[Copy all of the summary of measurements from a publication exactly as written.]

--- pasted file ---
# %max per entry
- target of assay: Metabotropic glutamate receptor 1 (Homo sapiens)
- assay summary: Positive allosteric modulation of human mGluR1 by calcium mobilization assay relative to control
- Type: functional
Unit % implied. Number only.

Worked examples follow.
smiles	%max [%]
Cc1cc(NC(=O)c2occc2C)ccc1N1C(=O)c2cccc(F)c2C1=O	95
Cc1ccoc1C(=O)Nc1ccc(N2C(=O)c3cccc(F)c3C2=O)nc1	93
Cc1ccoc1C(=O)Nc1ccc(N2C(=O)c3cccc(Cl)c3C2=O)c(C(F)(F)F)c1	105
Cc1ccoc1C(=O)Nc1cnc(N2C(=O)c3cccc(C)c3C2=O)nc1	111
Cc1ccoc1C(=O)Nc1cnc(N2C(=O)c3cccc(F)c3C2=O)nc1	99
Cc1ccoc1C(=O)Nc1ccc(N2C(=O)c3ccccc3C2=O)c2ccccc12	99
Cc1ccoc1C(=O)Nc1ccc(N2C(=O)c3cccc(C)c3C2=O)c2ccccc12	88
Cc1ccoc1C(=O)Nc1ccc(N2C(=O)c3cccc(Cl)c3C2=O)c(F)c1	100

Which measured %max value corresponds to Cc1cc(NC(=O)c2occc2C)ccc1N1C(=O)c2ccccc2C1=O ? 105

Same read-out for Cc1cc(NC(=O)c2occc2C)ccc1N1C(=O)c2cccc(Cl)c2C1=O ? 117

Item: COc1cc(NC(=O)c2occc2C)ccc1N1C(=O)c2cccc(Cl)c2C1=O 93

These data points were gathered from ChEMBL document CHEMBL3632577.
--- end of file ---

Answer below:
# %max per entry
- target of assay: Metabotropic glutamate receptor 1 (Homo sapiens)
- assay summary: Positive allosteric modulation of human mGluR1 by calcium mobilization assay relative to control
- Type: functional
Unit % implied. Number only.

Worked examples follow.
smiles	%max [%]
Cc1cc(NC(=O)c2occc2C)ccc1N1C(=O)c2cccc(F)c2C1=O	95
Cc1ccoc1C(=O)Nc1ccc(N2C(=O)c3cccc(F)c3C2=O)nc1	93
Cc1ccoc1C(=O)Nc1ccc(N2C(=O)c3cccc(Cl)c3C2=O)c(C(F)(F)F)c1	105
Cc1ccoc1C(=O)Nc1cnc(N2C(=O)c3cccc(C)c3C2=O)nc1	111
Cc1ccoc1C(=O)Nc1cnc(N2C(=O)c3cccc(F)c3C2=O)nc1	99
Cc1ccoc1C(=O)Nc1ccc(N2C(=O)c3ccccc3C2=O)c2ccccc12	99
Cc1ccoc1C(=O)Nc1ccc(N2C(=O)c3cccc(C)c3C2=O)c2ccccc12	88
Cc1ccoc1C(=O)Nc1ccc(N2C(=O)c3cccc(Cl)c3C2=O)c(F)c1	100

Which measured %max value corresponds to Cc1cc(NC(=O)c2occc2C)ccc1N1C(=O)c2ccccc2C1=O ? 105

Same read-out for Cc1cc(NC(=O)c2occc2C)ccc1N1C(=O)c2cccc(Cl)c2C1=O ? 117

Item: COc1cc(NC(=O)c2occc2C)ccc1N1C(=O)c2cccc(Cl)c2C1=O 93

These data points were gathered from ChEMBL document CHEMBL3632577.